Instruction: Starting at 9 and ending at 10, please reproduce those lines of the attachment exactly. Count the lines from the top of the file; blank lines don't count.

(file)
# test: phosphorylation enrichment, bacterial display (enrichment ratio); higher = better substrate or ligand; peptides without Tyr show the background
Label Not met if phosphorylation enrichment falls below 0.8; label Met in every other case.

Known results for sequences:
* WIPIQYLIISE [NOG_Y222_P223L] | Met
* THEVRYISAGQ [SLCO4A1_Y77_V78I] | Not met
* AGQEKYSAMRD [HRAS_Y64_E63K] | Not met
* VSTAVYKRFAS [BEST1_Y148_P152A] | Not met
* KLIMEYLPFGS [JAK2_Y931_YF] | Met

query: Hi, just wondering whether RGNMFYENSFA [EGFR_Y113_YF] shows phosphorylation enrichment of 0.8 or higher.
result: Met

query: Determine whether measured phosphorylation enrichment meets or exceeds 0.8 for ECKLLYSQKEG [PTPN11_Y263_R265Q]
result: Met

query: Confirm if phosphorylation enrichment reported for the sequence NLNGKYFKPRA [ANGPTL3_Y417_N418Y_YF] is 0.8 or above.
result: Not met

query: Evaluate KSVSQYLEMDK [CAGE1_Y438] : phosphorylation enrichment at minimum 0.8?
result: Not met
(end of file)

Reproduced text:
query: Hi, just wondering whether RGNMFYENSFA [EGFR_Y113_YF] shows phosphorylation enrichment of 0.8 or higher.
result: Met